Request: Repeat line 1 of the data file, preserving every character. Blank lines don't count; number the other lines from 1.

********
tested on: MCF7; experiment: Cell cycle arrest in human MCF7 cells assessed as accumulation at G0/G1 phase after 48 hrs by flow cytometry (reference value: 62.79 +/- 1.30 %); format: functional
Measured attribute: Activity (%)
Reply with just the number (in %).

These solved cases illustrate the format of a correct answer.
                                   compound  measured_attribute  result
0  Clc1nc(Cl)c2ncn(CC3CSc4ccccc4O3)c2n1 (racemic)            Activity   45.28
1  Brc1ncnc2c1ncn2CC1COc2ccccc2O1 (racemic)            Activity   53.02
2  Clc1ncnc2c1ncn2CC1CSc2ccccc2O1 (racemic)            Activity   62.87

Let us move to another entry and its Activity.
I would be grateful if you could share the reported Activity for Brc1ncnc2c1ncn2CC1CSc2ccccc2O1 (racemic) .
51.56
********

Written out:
tested on: MCF7; experiment: Cell cycle arrest in human MCF7 cells assessed as accumulation at G0/G1 phase after 48 hrs by flow cytometry (reference value: 62.79 +/- 1.30 %); format: functional